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Social Security Disability Benefits are Vital

As the nation distanced itself from the Jan. 1 “fiscal cliff” deadline and careened toward another nail-biting debate over the debt ceiling, “entitlement reform” again became the mantra of Capitol Hill. While lawmakers tend to refer to “entitlements” in general terms, they are typically understood to include Medicare, Medicaid and Social Security benefits.

Thanks to the deal lawmakers recently reached to suspend limitations on government borrowing until spring, we may have to wait a little longer to learn whether entitlement reform will play into the debt ceiling debate. And if Social Security disability benefits are bundled into any entitlement reform, Western New York may have more at stake in the debt ceiling debate than many currently recognize.

Between December 2006 and December 2011, demand for Social Security benefits among disabled workers has grown faster in the Western New York, Finger Lakes and North Country regions than New York’s seven other economic development regions, according to U.S. Social Security Administration data analyzed by the law firm Tully Rinckey PLLC in Buffalo.

The income provided by this federally administered program has a positive impact not only on disabled workers with back problems or heart conditions but also on the local economy. In December 2011, in Western New York alone, Social Security payments to disabled worker beneficiaries totaled $58 million -  $16.5 million more than six years earlier.

During the six-year period, disabled worker beneficiary growth was most robust in the Finger Lakes, increasing by 28.29 percent to 40,660 recipients. Western New York followed with a 25.03 percent increase to 52,725, and then the North Country experienced a 24.99 percent increase to 16,730. Meanwhile, the statewide average six-year increase in beneficiaries was 21.65 percent to 506,939.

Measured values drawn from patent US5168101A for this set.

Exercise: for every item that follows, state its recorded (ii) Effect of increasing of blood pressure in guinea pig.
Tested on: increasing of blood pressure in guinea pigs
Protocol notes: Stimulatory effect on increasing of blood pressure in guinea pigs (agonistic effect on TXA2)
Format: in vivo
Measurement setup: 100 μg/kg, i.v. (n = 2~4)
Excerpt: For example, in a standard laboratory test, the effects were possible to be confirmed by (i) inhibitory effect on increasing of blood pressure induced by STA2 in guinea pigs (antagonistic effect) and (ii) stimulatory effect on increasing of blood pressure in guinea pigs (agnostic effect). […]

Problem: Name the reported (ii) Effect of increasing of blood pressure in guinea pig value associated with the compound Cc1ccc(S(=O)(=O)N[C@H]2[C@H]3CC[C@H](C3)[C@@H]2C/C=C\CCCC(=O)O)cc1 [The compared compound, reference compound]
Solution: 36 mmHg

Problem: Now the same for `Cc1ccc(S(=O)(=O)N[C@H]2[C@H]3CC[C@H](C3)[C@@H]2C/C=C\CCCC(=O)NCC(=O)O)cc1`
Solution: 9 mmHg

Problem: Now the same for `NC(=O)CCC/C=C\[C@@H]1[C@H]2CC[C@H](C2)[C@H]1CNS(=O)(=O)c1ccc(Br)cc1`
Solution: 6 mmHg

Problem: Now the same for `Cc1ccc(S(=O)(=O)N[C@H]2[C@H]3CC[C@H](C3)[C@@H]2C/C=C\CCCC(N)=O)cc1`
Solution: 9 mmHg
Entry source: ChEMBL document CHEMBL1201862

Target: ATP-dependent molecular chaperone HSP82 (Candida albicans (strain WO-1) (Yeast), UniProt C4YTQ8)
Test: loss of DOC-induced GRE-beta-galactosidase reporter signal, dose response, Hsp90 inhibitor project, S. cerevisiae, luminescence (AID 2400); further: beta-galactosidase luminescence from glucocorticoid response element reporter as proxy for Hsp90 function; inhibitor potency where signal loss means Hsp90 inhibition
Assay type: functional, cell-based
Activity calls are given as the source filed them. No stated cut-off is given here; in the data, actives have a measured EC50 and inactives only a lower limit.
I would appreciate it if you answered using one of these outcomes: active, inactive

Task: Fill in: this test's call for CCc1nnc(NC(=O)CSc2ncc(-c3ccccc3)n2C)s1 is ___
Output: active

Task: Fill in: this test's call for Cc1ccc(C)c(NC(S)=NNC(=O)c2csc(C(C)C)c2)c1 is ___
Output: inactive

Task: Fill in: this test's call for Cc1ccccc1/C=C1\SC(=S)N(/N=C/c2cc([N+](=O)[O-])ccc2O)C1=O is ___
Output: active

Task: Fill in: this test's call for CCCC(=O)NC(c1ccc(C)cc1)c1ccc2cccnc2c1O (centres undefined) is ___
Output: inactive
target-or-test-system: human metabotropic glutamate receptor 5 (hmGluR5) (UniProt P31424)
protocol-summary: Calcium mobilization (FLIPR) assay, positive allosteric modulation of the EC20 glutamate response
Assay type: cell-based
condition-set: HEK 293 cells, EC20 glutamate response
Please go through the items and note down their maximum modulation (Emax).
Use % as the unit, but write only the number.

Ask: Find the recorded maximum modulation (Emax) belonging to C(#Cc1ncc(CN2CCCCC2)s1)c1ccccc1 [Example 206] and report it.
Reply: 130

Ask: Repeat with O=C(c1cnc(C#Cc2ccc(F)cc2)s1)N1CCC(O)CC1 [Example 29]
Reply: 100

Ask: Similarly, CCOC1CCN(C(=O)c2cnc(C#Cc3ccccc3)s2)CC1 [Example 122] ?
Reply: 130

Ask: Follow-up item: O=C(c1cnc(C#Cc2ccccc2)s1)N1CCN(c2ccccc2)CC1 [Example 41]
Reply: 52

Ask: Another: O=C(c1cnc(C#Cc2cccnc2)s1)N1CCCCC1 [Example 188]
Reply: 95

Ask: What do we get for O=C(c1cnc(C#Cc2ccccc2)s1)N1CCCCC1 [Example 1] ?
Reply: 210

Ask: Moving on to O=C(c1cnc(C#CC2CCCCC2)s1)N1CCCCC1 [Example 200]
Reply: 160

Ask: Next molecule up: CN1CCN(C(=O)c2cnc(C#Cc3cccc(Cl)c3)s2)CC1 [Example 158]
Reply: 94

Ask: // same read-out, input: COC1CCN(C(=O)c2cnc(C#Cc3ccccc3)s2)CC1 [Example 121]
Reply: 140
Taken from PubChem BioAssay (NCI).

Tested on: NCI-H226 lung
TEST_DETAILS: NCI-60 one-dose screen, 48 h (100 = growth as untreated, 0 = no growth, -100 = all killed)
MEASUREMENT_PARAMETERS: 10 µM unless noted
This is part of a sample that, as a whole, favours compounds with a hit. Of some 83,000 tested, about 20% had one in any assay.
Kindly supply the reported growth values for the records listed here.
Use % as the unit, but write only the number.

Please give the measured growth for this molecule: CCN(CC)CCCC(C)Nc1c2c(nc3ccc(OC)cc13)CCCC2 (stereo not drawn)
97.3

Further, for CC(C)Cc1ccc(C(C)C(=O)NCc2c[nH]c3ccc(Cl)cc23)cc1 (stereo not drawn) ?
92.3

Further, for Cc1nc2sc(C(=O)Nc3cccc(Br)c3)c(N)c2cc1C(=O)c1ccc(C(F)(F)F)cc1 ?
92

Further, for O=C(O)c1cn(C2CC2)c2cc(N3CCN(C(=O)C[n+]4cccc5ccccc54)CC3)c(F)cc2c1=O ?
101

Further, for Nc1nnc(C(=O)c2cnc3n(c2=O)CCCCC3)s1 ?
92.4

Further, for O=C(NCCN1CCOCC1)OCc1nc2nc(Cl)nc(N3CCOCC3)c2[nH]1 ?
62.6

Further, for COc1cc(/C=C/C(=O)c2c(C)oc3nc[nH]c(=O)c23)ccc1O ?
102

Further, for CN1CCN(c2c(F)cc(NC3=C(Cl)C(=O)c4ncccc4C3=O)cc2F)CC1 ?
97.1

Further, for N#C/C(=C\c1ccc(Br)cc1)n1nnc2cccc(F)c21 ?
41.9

Social Security disability benefits provide income that is vital to disabled workers who are no longer able to perform any substantial gainful activity due to a medically determined mental or physical impairment. These benefits allow beneficiaries, whose payroll taxes went toward the disability insurance fund during their working years, to maintain a standard of living.

Not only were the ranks of disabled worker beneficiaries growing the fastest in Western New York, the Finger Lakes and the North Country, these three regions were the only ones to see their share of New York’s beneficiary population significantly increase. For example, 10.4 percent of New York’s disabled worker beneficiaries were located in Western New York in 2011, compared to 10.12 percent in 2006. Meanwhile, Long Island’s share declined to 13.04 percent from 13.63 percent, with the Southern Tier’s share remaining unchanged.

It is hard to say why the ranks of disabled worker beneficiaries are growing so fast in the Upstate regions, compared to others across the state. Social Security Administration statistics do not specify the impairments of disabled workers in New York counties. Nationally, 29 percent of beneficiaries suffer from a musculoskeletal or connective tissue impairment and 32.3 percent suffer from a mental disorder. It’s possible that the demand for Social Security disability benefits is strong due to a combination of the region’s staple industries and a recovering, but still not fully recovered, job market. The debt ceiling deadline remains on the horizon. Whether entitlement reform will be a component of an agreement remains to be seen, but it is important for New York’s congressional delegation to recognize that Social Security disability benefits are a vital source of income for a growing number of Upstate disabled workers.


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